Cambodian desktop publishing and typesetting services

Adelphi specialises in Cambodian desktop publishing (DTP) and translation.
All the Cambodian desktop publishing is handled in-house by our own typesetting studio and includes the production of brochures, packaging, manuals and other print materials.

Cambodian desktop publishing service

Adelphi has its own in-house desktop publishing studio providing Cambodian desktop publishing (DTP). All our Cambodian desktop publishing is handled in-house and carried out by our own typesetting department. Adelphi Translations have been producing Cambodian desktop publishing for over 15 years. We produce all kinds of Cambodian desktop publishing materials including corporate brochures, packaging, business cards, posters and manuals, not just in Cambodian but also in over 100 other languages.

Adelphi offers a complete Cambodian desktop publishing and typesetting localisation service to its customers

Language information:

The Cambodian (Khmer) “abugida” (alphabet), like the Burmese abugida, is descended from the Pallava script used in parts of India around 1,500 years ago. It has two sets of consonants, as well as subscript consonants, independent vowels and vowel diacritics.  In spite of efforts to standardize written Khmer, many words have more than one accepted spelling. There is no fixed standard for programming new Khmer fonts, so many of them are incompatible with each other and major software applications.


Adelphi works for companies and organisations such as Disney, Vidal Sassoon, and Jaguar Land Rover, to list a few. Plus international aid agencies such as Amnesty International, Refugee Action, UNICEF and the Refugee Council as well as many translation agencies and publishing companies all over the world.

Our DTP services include:

  • Cambodian Document Translations
  • Cambodian Proofreading
  • Cambodian Desktop publishing using all major publishing software
  • Desktop publishing into over 120 languages
  • DTPQA quality assurance checking of documents
  • Localisation of graphics in documents
  • Dedicated project manager
  • Fast turnaround
  • Print ready PDFs set to your specifications
  • 100% work carried out In-house by our own DTP studio

What is the difference between Desktop publishing and Typesetting

Simply stated, DTP (desktop publishing) and typesetting are the same. They both include putting the translated text into the original layout using software programs like InDesign, Quark, and Illustrator etc. Historically typesetting was just that, the setting of wood or metal type into blocks to print from. Desktop publishing was first developed at Xerox PARC in the 1970s and is often used to describe using a computer and software to set the type for publications.
  • Typesetting is also defined as: Typesetting is the process, the craft, of setting the type for a document, not to be confused with typography, which is the art of designing the type.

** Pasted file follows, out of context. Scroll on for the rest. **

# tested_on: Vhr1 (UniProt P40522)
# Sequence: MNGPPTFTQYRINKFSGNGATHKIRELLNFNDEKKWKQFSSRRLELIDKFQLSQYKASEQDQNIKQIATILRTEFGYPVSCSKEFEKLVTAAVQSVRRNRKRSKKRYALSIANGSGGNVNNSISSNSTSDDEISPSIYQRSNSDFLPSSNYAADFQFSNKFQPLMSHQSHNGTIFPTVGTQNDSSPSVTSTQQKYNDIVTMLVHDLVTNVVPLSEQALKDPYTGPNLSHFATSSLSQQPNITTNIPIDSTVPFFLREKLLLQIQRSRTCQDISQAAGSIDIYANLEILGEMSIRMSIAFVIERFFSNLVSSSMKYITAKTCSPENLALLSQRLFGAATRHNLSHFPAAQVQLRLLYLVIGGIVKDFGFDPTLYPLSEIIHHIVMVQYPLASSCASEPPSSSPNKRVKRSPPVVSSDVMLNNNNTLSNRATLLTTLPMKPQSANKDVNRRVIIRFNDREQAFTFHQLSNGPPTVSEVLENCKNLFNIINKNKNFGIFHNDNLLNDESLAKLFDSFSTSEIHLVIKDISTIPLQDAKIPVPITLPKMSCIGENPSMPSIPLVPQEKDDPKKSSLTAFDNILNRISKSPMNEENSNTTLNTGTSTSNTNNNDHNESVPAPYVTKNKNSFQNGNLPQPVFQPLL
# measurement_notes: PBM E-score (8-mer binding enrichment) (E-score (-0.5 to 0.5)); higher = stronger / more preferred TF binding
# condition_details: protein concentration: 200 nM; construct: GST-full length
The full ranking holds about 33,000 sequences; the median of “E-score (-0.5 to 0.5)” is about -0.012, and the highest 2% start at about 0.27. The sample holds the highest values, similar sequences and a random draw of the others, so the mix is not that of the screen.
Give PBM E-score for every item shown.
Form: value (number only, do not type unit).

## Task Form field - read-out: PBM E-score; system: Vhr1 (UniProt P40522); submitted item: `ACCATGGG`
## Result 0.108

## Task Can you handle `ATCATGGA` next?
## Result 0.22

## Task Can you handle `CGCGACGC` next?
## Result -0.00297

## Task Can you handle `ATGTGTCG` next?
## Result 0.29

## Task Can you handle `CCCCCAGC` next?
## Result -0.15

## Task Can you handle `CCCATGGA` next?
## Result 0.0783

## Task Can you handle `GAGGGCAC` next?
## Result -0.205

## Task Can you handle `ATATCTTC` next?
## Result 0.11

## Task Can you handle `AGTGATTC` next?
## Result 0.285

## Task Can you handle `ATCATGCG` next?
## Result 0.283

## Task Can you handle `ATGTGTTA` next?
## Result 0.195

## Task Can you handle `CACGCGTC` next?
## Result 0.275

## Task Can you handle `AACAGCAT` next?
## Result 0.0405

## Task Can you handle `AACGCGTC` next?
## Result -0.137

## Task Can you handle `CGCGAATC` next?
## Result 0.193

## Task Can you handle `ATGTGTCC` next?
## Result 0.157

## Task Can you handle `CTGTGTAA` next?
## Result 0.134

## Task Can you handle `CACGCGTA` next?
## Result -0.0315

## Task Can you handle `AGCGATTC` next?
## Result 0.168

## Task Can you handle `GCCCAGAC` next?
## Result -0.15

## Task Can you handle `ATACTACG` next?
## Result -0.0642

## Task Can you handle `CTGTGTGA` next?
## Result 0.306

• Desktop publishing is also defined as The production of printed matter by means of a printer linked to a desktop computer, with special software.

Desktop publishing tips for designing materials in English that will be translated into other languages

In some designs the pages are simply filled with text, leaving no room for text expansion. Most languages (with some notable exceptions) run longer than English and some of them run much longer. This causes the localised versions to have to make some sort of compromise: either text becomes smaller or a condensed font is used, or some material is completely cut out for brevity. Neither scenario is ideal, so it is much better to consider this aspect of the task at the design stage.

Overuse of text formatting features like coloured text, bold text and italic text etc. can slow down the localisation process, as the formatting needs to be applied to the precise word or phrase in translation that is equivalent to the English. Sometimes, this does not work at all if the target language has a dramatically different word order.

Embedded, non-editable text in images require extra attention and can slow things down dramatically, especially when over the main part of the image. Where possible, the text should be made available for editing in InDesign. If not, we will require all of the PSD files to work with.

Avoid designing paragraphs or “word clouds” with mixed font sizes that look good in English but have no chance of being replicated in the target language: quite often they do not have the same impact when localised and can often be “lost in translation”. Furthermore, due to word order difference, keywords in English at the beginning of a sentence might end up in the middle or at the end of the sentence when translated.

One of the most frequent issues we encounter is the incorrect and inconsistent usage of style sheets, in particular where one style has been used but in some instances, bold text, italics or even different fonts have been changed manually. This can cause the most significant delays of all and is the biggest source of small typos we encounter during internal QA.

Sending the artwork to be typeset BEFORE it is signed off by the client is never a good idea, and neither are new design changes after we have already started the work. We can do nothing in situations like these where significant changes are requested mid-project but start again and present new figures for the work, delaying work and incurring further costs for the client.